The largest trade union in The Netherlands with over one million members, FNV (Federatie Nederlandse Vakbeweging / Federation of Dutch Trade Unions), held a conference on May 10-11 at Sport Business Centre Papendal to discuss its policy plan for the years 2017-2021.
The policy is based on the experiences, opinions and observations of the members, non-members and experts of the organization. During a comprehensive consultation phase, each member had the opportunity to identify the most important topics which should be included in FNV’s conceptual policy plan for 2017-2021. A preliminary summary of the most important subjects was published in a separate draft resolution that was discussed by the Congress of the FNV on May 10. Despite several attempts to amend the draft resolution, the board of the FNV turned down all the proposals that went beyond the statement that “The FNV will investigate a basic income in the coming period and will start a discussion about it.”

However, on the 11th of May, during debates with members of FNV’s parliament and especially with the sector beneficiaries therein, this announcement was replaced by a more powerful and far-reaching text stating that

The basic income is an interesting option, especially in the way it is formulated by FNV Sector Beneficiaries. The FNV therefore proposes to start investigations and experiments in a practice-oriented manner based on the recommendations of FNV Sector Beneficiaries. As a result of this, FNV will decide whether a basic income can become one of the instruments that can equally share work, income and capital.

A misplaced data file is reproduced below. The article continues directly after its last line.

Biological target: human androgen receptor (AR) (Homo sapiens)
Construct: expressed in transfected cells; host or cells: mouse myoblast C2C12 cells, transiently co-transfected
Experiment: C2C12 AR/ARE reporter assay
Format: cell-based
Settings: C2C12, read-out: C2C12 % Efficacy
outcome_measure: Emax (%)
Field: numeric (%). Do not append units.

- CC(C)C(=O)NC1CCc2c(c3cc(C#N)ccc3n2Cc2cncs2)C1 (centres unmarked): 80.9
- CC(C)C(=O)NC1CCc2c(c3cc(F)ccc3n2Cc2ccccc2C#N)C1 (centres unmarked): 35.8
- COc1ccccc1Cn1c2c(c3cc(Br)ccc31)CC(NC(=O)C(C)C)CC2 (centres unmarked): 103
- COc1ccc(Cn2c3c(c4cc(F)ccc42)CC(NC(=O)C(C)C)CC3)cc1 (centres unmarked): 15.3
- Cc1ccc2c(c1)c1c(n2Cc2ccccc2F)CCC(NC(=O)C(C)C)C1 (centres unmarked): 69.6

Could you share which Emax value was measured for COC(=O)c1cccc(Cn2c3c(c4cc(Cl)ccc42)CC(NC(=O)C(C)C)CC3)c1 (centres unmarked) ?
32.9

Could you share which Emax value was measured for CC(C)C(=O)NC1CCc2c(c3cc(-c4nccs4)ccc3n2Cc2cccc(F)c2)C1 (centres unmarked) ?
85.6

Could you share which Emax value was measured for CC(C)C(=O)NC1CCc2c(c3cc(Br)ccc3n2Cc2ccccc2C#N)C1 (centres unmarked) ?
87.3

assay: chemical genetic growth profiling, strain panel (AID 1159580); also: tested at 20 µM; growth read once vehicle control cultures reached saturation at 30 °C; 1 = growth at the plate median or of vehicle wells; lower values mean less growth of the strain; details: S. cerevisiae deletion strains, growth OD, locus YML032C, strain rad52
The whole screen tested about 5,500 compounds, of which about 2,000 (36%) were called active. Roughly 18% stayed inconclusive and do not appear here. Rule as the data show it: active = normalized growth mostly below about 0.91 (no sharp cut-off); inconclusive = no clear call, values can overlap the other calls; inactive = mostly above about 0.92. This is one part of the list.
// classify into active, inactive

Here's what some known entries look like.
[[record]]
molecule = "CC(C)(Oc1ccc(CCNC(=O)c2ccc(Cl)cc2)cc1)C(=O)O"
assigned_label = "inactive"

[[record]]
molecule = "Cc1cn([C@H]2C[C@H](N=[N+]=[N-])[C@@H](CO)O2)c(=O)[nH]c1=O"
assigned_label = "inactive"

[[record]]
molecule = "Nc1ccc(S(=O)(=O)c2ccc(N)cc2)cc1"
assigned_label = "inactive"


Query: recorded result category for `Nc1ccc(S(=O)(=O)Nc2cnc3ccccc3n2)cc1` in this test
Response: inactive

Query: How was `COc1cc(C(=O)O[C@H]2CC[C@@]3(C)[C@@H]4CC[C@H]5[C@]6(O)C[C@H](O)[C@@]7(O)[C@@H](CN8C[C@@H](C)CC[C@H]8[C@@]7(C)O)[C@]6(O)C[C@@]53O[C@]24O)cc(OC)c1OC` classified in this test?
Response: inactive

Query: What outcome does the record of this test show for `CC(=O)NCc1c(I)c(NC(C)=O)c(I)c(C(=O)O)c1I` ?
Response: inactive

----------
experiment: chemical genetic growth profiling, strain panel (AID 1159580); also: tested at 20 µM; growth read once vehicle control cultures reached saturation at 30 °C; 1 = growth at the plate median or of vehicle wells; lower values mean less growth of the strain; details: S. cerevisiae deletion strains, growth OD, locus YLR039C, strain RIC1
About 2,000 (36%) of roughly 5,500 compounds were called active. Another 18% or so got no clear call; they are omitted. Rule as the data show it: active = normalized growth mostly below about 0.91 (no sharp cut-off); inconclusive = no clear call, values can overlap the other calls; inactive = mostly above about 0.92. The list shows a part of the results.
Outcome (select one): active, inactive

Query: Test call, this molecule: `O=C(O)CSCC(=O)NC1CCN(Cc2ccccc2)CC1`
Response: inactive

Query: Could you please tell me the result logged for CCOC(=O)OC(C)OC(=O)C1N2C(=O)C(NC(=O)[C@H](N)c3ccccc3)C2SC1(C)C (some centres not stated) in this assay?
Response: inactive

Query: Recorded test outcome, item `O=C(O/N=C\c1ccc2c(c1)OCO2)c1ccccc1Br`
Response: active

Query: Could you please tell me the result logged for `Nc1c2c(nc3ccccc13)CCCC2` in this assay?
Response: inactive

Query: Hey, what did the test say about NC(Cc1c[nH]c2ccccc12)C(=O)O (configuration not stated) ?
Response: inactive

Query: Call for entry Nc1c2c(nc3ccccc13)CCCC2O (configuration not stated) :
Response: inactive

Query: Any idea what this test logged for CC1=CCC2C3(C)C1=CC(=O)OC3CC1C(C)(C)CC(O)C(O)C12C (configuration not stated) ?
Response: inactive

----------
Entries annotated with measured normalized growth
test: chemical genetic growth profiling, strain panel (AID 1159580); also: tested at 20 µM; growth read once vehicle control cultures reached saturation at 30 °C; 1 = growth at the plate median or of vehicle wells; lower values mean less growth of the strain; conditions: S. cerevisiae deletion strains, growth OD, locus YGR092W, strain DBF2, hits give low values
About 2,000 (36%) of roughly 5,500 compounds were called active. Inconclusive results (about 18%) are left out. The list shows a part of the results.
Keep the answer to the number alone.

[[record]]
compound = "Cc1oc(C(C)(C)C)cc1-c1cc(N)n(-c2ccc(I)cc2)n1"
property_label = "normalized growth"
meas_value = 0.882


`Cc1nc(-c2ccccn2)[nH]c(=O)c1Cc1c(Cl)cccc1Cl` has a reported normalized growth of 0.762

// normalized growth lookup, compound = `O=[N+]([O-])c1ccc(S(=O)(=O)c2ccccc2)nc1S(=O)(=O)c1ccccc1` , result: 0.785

A ‘basic income’ as formulated by FNV Sector Beneficiaries is

  • an amount that is comparable to the Dutch state retirement pension (AOW) in which a couple receives less than a single person;
  • for anyone who has legally lived in The Netherlands during 18 years;
  • income from paid employment will not be set off with the basic income;
  • current allowances such as rent and care benefits continue to exist;
  • unemployment and disability insurance also remains for that part of the income that comes from paid work.

“Due to the hard work and non-stop pressure of the section of welfare recipients among FNV’s members, they now have negotiated a much better outlook for the introduction of a real basic income in the long run,” says Johan Horeman, “A huge step is set in the right direction.”

The adoption of the amendment was made possible by the driving forces Willem Banning and Harrie Ortmans, board members of FNV Sector Beneficiaries and Johan Horeman, advisor of the board.

Thanks to Ad Planken and Dave Clegg for reviewing this article.

Credit Picture CC Terence Faircloth

About Florie Barnhoorn

Florie Barnhoorn has written 11 articles.